While I agree that on a “consumer”-oriented distro nobody should ever have to install from source, I can't understand the attitude that refuses to learn. You might find it useful or interesting in the future.
Shmerl 15 July 2019 at 4:45 pm UTC
DuncWhile I agree that on a “consumer”-oriented distro nobody should ever have to install from source, I can't understand the attitude that refuses to learn. You might find it useful or interesting in the future.

I can understand, not everyone has the patience to do it, but for Linux users that's a good skill to have. Unlike Windows, Linux very much encourages stuff to be open source. And if you want to get access to something before it's packaged and released, building yourself is an option.


Last edited by Shmerl on 15 July 2019 at 4:46 pm UTC
heidi.wenger 15 July 2019 at 5:40 pm UTC
Cyril
LibertyPaulMNice idea but requiring the user to build from source is an instant turn off for me. Just package it up in one of the universal formats and distribute it properly. I'm not installing anything I have to build myself

Seriously? You never install a software directly from source? I mean, you never have to do it?
Why you refuse to do it, serious question, because it's not really the philosophy of a Linux system IMHO, you can install any software you want from source or from binary, but refuse to do it from source makes me confused.

For CoreCtrl maybe we'll see binary builds later, right now I've got an error after compilation I'll retry later.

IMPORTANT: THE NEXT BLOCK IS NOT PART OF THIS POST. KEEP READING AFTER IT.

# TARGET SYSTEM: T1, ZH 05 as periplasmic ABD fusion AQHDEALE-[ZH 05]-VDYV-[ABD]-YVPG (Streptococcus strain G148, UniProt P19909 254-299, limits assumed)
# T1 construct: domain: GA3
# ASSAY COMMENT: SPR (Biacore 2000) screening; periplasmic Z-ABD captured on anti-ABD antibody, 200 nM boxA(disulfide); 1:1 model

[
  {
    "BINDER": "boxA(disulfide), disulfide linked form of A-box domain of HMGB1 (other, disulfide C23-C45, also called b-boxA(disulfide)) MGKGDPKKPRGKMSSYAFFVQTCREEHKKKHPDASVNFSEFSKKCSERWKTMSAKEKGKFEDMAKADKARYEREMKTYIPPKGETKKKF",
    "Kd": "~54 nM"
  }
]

I refuse of it too... It's time consuming, stressful and altogether just awful! If i can't have a truly simple way to install something then it's "oh well" and move on. Really.
seven 15 July 2019 at 6:02 pm UTC
i will try it out when the flatpack hits flathub
Shmerl 15 July 2019 at 6:10 pm UTC
heidi.wengerI refuse of it too... It's time consuming, stressful and altogether just awful! If i can't have a truly simple way to install something then it's "oh well" and move on. Really.

That's totally fine, there is no need to rush to use unpackaged tools. Eventually distro maintainers will package it, if they'll find it interesting, or someone asks them to. But it can take a long time in my experience, unless something becomes quite popular.
logge 15 July 2019 at 6:23 pm UTC
This is really cool. Could easily be extended to an 100% sysinfo. Besides that: I really love that progressive soundtrack
While you're here, please consider supporting GamingOnLinux on Patreon, Liberapay or Paypal. We have no adverts, no paywalls, no timed exclusive articles. Just good, fresh content. Without your continued support, we simply could not continue!

You can find even more ways to support us on this dedicated page any time. If you already are, thank you!

You need to Register and Login to comment, submit articles and more.


Or login with...

Livestreams & Videos
None currently, submit yours here!
Popular this week
View by Category
Contact
Latest Comments
Latest Forum Posts